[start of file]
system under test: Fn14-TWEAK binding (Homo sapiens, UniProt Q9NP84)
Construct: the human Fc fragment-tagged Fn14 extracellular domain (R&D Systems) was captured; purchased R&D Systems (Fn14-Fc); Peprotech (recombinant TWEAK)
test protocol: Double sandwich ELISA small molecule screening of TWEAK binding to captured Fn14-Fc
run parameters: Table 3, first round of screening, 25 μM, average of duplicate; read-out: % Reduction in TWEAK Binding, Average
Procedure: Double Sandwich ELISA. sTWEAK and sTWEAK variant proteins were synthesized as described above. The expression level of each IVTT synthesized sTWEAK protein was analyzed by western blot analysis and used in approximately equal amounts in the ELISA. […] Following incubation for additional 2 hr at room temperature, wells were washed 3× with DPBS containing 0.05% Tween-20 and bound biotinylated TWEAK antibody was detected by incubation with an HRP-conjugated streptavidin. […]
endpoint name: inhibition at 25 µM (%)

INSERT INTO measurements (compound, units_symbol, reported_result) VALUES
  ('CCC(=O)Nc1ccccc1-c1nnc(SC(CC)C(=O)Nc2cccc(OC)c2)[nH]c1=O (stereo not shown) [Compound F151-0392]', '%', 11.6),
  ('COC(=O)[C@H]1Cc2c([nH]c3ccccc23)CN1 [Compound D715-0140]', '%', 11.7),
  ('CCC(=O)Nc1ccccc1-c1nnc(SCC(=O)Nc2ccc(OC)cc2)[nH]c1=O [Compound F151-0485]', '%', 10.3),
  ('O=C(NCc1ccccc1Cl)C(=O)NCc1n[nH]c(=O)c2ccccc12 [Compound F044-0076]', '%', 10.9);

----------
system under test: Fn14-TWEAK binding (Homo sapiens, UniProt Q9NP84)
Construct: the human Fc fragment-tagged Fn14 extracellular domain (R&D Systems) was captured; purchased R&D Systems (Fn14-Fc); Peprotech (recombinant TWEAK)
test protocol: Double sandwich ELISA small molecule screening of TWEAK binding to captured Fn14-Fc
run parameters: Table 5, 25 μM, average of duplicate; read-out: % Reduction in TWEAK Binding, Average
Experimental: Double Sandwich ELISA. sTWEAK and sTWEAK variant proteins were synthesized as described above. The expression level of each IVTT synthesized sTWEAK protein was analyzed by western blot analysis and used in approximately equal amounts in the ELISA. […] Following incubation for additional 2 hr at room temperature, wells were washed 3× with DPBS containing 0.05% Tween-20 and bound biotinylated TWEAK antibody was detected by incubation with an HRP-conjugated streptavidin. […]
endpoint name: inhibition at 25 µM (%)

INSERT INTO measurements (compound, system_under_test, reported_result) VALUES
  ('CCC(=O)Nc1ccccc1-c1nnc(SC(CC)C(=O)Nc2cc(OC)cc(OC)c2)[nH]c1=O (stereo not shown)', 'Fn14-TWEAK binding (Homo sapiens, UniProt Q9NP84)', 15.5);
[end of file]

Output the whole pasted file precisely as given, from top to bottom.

system under test: Fn14-TWEAK binding (Homo sapiens, UniProt Q9NP84)
Construct: the human Fc fragment-tagged Fn14 extracellular domain (R&D Systems) was captured; purchased R&D Systems (Fn14-Fc); Peprotech (recombinant TWEAK)
test protocol: Double sandwich ELISA small molecule screening of TWEAK binding to captured Fn14-Fc
run parameters: Table 3, first round of screening, 25 μM, average of duplicate; read-out: % Reduction in TWEAK Binding, Average
Procedure: Double Sandwich ELISA. sTWEAK and sTWEAK variant proteins were synthesized as described above. The expression level of each IVTT synthesized sTWEAK protein was analyzed by western blot analysis and used in approximately equal amounts in the ELISA. […] Following incubation for additional 2 hr at room temperature, wells were washed 3× with DPBS containing 0.05% Tween-20 and bound biotinylated TWEAK antibody was detected by incubation with an HRP-conjugated streptavidin. […]
endpoint name: inhibition at 25 µM (%)

INSERT INTO measurements (compound, units_symbol, reported_result) VALUES
  ('CCC(=O)Nc1ccccc1-c1nnc(SC(CC)C(=O)Nc2cccc(OC)c2)[nH]c1=O (stereo not shown) [Compound F151-0392]', '%', 11.6),
  ('COC(=O)[C@H]1Cc2c([nH]c3ccccc23)CN1 [Compound D715-0140]', '%', 11.7),
  ('CCC(=O)Nc1ccccc1-c1nnc(SCC(=O)Nc2ccc(OC)cc2)[nH]c1=O [Compound F151-0485]', '%', 10.3),
  ('O=C(NCc1ccccc1Cl)C(=O)NCc1n[nH]c(=O)c2ccccc12 [Compound F044-0076]', '%', 10.9);

----------
system under test: Fn14-TWEAK binding (Homo sapiens, UniProt Q9NP84)
Construct: the human Fc fragment-tagged Fn14 extracellular domain (R&D Systems) was captured; purchased R&D Systems (Fn14-Fc); Peprotech (recombinant TWEAK)
test protocol: Double sandwich ELISA small molecule screening of TWEAK binding to captured Fn14-Fc
run parameters: Table 5, 25 μM, average of duplicate; read-out: % Reduction in TWEAK Binding, Average
Experimental: Double Sandwich ELISA. sTWEAK and sTWEAK variant proteins were synthesized as described above. The expression level of each IVTT synthesized sTWEAK protein was analyzed by western blot analysis and used in approximately equal amounts in the ELISA. […] Following incubation for additional 2 hr at room temperature, wells were washed 3× with DPBS containing 0.05% Tween-20 and bound biotinylated TWEAK antibody was detected by incubation with an HRP-conjugated streptavidin. […]
endpoint name: inhibition at 25 µM (%)

INSERT INTO measurements (compound, system_under_test, reported_result) VALUES
  ('CCC(=O)Nc1ccccc1-c1nnc(SC(CC)C(=O)Nc2cc(OC)cc(OC)c2)[nH]c1=O (stereo not shown)', 'Fn14-TWEAK binding (Homo sapiens, UniProt Q9NP84)', 15.5);